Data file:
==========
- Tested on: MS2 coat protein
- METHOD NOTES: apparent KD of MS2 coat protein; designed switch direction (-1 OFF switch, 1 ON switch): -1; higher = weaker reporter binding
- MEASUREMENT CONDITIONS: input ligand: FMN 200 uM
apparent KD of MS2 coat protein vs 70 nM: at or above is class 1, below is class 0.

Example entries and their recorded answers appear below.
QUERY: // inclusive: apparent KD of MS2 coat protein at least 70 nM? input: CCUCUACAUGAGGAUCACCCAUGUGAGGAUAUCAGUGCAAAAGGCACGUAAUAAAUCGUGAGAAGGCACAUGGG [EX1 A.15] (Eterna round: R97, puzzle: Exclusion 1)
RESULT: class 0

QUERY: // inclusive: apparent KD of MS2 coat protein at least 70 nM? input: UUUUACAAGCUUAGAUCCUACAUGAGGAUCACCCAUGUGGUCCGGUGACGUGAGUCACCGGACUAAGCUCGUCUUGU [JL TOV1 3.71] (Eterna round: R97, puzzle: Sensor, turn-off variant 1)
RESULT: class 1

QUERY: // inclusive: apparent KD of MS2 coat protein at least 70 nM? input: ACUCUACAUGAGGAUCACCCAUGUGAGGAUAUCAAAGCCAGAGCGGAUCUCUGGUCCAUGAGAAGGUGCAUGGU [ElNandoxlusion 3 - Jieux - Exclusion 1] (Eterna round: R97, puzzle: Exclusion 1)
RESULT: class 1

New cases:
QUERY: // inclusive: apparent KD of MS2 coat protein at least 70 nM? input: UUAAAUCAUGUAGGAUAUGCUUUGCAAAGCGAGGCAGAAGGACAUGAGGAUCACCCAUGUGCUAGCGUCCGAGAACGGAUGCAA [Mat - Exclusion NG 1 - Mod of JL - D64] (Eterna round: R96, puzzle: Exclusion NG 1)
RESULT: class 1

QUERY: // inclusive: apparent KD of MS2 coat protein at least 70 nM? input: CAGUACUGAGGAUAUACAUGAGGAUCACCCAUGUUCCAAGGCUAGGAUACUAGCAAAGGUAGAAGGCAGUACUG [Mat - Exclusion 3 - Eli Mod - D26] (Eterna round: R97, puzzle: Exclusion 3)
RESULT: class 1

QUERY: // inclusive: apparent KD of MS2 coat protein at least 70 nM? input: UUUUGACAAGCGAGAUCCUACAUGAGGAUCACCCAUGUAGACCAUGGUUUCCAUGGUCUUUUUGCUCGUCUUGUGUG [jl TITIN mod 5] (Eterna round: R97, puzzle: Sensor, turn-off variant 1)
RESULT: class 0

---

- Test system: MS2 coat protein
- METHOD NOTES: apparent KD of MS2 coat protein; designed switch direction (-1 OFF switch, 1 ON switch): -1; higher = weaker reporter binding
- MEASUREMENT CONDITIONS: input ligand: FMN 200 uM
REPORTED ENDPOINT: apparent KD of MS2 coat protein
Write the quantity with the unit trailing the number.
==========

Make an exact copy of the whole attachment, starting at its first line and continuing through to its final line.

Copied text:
- Tested on: MS2 coat protein
- METHOD NOTES: apparent KD of MS2 coat protein; designed switch direction (-1 OFF switch, 1 ON switch): -1; higher = weaker reporter binding
- MEASUREMENT CONDITIONS: input ligand: FMN 200 uM
apparent KD of MS2 coat protein vs 70 nM: at or above is class 1, below is class 0.

Example entries and their recorded answers appear below.
QUERY: // inclusive: apparent KD of MS2 coat protein at least 70 nM? input: CCUCUACAUGAGGAUCACCCAUGUGAGGAUAUCAGUGCAAAAGGCACGUAAUAAAUCGUGAGAAGGCACAUGGG [EX1 A.15] (Eterna round: R97, puzzle: Exclusion 1)
RESULT: class 0

QUERY: // inclusive: apparent KD of MS2 coat protein at least 70 nM? input: UUUUACAAGCUUAGAUCCUACAUGAGGAUCACCCAUGUGGUCCGGUGACGUGAGUCACCGGACUAAGCUCGUCUUGU [JL TOV1 3.71] (Eterna round: R97, puzzle: Sensor, turn-off variant 1)
RESULT: class 1

QUERY: // inclusive: apparent KD of MS2 coat protein at least 70 nM? input: ACUCUACAUGAGGAUCACCCAUGUGAGGAUAUCAAAGCCAGAGCGGAUCUCUGGUCCAUGAGAAGGUGCAUGGU [ElNandoxlusion 3 - Jieux - Exclusion 1] (Eterna round: R97, puzzle: Exclusion 1)
RESULT: class 1

New cases:
QUERY: // inclusive: apparent KD of MS2 coat protein at least 70 nM? input: UUAAAUCAUGUAGGAUAUGCUUUGCAAAGCGAGGCAGAAGGACAUGAGGAUCACCCAUGUGCUAGCGUCCGAGAACGGAUGCAA [Mat - Exclusion NG 1 - Mod of JL - D64] (Eterna round: R96, puzzle: Exclusion NG 1)
RESULT: class 1

QUERY: // inclusive: apparent KD of MS2 coat protein at least 70 nM? input: CAGUACUGAGGAUAUACAUGAGGAUCACCCAUGUUCCAAGGCUAGGAUACUAGCAAAGGUAGAAGGCAGUACUG [Mat - Exclusion 3 - Eli Mod - D26] (Eterna round: R97, puzzle: Exclusion 3)
RESULT: class 1

QUERY: // inclusive: apparent KD of MS2 coat protein at least 70 nM? input: UUUUGACAAGCGAGAUCCUACAUGAGGAUCACCCAUGUAGACCAUGGUUUCCAUGGUCUUUUUGCUCGUCUUGUGUG [jl TITIN mod 5] (Eterna round: R97, puzzle: Sensor, turn-off variant 1)
RESULT: class 0

---

- Test system: MS2 coat protein
- METHOD NOTES: apparent KD of MS2 coat protein; designed switch direction (-1 OFF switch, 1 ON switch): -1; higher = weaker reporter binding
- MEASUREMENT CONDITIONS: input ligand: FMN 200 uM
REPORTED ENDPOINT: apparent KD of MS2 coat protein
Write the quantity with the unit trailing the number.